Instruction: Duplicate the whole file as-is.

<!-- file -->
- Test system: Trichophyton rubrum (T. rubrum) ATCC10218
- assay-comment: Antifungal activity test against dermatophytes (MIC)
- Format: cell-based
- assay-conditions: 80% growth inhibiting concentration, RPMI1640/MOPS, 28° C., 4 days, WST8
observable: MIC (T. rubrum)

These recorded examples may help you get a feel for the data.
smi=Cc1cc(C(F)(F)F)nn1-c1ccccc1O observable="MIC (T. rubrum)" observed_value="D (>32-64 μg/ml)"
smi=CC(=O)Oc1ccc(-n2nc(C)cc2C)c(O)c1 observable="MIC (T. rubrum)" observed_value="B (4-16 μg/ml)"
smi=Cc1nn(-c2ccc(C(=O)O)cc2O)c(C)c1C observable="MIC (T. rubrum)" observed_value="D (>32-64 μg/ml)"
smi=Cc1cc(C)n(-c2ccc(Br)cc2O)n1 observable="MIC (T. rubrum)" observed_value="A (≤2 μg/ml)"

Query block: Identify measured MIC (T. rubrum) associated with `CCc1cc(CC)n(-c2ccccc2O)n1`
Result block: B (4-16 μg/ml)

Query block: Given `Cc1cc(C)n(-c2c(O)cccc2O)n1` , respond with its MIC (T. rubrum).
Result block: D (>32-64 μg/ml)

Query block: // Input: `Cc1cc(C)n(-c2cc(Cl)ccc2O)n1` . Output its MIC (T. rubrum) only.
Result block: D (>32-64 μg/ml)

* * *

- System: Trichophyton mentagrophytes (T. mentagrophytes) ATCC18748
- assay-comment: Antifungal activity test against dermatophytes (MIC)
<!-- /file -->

- Test system: Trichophyton rubrum (T. rubrum) ATCC10218
- assay-comment: Antifungal activity test against dermatophytes (MIC)
- Format: cell-based
- assay-conditions: 80% growth inhibiting concentration, RPMI1640/MOPS, 28° C., 4 days, WST8
observable: MIC (T. rubrum)

These recorded examples may help you get a feel for the data.
smi=Cc1cc(C(F)(F)F)nn1-c1ccccc1O observable="MIC (T. rubrum)" observed_value="D (>32-64 μg/ml)"
smi=CC(=O)Oc1ccc(-n2nc(C)cc2C)c(O)c1 observable="MIC (T. rubrum)" observed_value="B (4-16 μg/ml)"
smi=Cc1nn(-c2ccc(C(=O)O)cc2O)c(C)c1C observable="MIC (T. rubrum)" observed_value="D (>32-64 μg/ml)"
smi=Cc1cc(C)n(-c2ccc(Br)cc2O)n1 observable="MIC (T. rubrum)" observed_value="A (≤2 μg/ml)"

Query block: Identify measured MIC (T. rubrum) associated with `CCc1cc(CC)n(-c2ccccc2O)n1`
Result block: B (4-16 μg/ml)

Query block: Given `Cc1cc(C)n(-c2c(O)cccc2O)n1` , respond with its MIC (T. rubrum).
Result block: D (>32-64 μg/ml)

Query block: // Input: `Cc1cc(C)n(-c2cc(Cl)ccc2O)n1` . Output its MIC (T. rubrum) only.
Result block: D (>32-64 μg/ml)

* * *

- System: Trichophyton mentagrophytes (T. mentagrophytes) ATCC18748
- assay-comment: Antifungal activity test against dermatophytes (MIC)